How forests think
Eduardo Kohn (McGill University)
Paper short abstract:
Amazonian Runa relations to forest beings suggest that “forests think.” This is neither a metaphor nor is it a culturally bounded claim. Engaging with those who think with forests reveals the thinking properties inherent to forests as well as the sylvan properties inherent to thought.
Paper long abstract:
Forests think. This is neither a metaphor nor is it a claim specific to any "ontology." What happens to social theory -and the human- if we take this claim seriously? Thought emerges with life; it is not restricted to humans. The tropical forest of the Upper Amazon, one of the world's most complex ecosystems, amplifies the way life thinks. In the process it makes over the thoughts of those who engage with its living logics. Ethnographic attention to how the Amazonian Runa interact with the many beings that 'walk' the forests -animals, but also the dead, and spirits- renders visible some of the strange properties of living thoughts that are occluded by the ways in which our distinctively human ways of thinking have colonized how we think about thought. Allowing ourselves to think with and through forests permits us to craft conceptual tools from the world itself in ways that provincialize more distinctively human forms of thought. In the process our fundamental assumptions about context, complexity, and difference come into question, and so do the humanist forms of thinking we unwittingly take with us even when we seek to venture beyond the human. Here I explore how thinking with forests reveals a counter-intuitive "absential" logic that is central to living thoughts. Learning to think with forests is crucial if we are to hold open spaces where the sylvan thinking we share with all of life can flourish -a form of thinking that is under dire threat in this, our Anthropocene.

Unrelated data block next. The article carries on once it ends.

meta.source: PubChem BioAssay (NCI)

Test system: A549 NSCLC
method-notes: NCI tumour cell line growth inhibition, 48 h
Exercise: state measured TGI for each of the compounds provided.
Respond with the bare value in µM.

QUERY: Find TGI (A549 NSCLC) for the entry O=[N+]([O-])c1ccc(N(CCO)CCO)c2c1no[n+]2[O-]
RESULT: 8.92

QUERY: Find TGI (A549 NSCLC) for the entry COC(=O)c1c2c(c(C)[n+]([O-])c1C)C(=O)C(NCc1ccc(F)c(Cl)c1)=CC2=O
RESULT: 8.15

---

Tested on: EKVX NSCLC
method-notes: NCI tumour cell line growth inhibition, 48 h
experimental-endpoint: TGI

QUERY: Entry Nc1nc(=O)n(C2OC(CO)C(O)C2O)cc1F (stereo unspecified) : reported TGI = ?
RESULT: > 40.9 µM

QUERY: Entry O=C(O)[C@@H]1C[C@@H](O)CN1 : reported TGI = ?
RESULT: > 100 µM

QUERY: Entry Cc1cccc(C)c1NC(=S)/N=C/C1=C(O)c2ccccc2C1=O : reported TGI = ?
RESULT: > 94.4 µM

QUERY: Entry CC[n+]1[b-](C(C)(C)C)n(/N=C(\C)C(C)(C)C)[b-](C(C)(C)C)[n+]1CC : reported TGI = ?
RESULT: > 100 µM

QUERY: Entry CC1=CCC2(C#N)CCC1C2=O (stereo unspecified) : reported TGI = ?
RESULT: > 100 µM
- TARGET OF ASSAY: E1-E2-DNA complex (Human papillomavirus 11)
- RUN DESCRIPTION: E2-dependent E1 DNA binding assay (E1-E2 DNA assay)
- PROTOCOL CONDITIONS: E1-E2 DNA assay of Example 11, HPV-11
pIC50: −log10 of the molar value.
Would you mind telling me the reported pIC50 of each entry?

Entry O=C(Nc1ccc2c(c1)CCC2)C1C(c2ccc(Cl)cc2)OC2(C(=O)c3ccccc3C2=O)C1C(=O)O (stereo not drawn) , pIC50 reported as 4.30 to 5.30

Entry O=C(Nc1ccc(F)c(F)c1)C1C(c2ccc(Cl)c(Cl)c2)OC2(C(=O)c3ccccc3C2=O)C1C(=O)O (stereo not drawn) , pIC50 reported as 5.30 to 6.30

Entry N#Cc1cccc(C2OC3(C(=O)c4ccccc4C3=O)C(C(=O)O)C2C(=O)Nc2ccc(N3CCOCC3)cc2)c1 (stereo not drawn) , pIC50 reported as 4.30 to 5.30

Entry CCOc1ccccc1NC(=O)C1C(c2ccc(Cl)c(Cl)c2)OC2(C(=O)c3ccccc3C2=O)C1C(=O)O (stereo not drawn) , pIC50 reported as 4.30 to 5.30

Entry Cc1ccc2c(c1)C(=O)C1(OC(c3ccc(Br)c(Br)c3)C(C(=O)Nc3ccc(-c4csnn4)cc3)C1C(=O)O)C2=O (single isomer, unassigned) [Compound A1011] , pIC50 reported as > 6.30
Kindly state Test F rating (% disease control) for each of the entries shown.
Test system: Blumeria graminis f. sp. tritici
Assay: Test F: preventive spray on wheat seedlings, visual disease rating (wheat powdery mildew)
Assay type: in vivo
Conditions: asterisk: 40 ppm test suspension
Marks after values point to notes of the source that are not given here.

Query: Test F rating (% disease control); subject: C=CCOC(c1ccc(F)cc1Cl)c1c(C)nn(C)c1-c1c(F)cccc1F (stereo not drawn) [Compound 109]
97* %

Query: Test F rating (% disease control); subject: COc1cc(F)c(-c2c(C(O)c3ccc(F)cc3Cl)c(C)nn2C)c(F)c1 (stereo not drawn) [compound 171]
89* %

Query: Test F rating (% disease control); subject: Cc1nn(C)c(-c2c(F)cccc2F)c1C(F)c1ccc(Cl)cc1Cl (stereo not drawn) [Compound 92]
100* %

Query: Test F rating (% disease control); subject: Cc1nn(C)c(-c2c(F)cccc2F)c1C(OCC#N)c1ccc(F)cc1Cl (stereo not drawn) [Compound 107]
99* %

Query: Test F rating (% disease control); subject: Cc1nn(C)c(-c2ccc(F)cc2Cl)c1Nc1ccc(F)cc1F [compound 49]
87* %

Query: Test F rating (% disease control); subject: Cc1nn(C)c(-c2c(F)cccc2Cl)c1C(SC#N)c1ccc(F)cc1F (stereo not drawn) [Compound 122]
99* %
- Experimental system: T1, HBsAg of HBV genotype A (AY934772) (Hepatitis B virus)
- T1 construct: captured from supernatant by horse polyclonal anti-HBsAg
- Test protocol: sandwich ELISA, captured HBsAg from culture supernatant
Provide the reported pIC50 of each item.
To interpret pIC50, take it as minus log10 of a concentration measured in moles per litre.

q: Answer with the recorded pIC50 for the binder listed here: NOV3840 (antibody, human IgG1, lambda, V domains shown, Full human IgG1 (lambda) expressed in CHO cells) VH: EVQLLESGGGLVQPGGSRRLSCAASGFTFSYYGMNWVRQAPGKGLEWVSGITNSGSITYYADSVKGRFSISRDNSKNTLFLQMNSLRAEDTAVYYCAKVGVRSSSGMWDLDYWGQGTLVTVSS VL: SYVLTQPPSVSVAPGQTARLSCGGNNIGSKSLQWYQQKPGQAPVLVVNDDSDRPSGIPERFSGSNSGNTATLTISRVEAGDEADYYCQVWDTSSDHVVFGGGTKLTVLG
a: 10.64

Multiple nature-cultures and diverse anthropologies (CLOSED)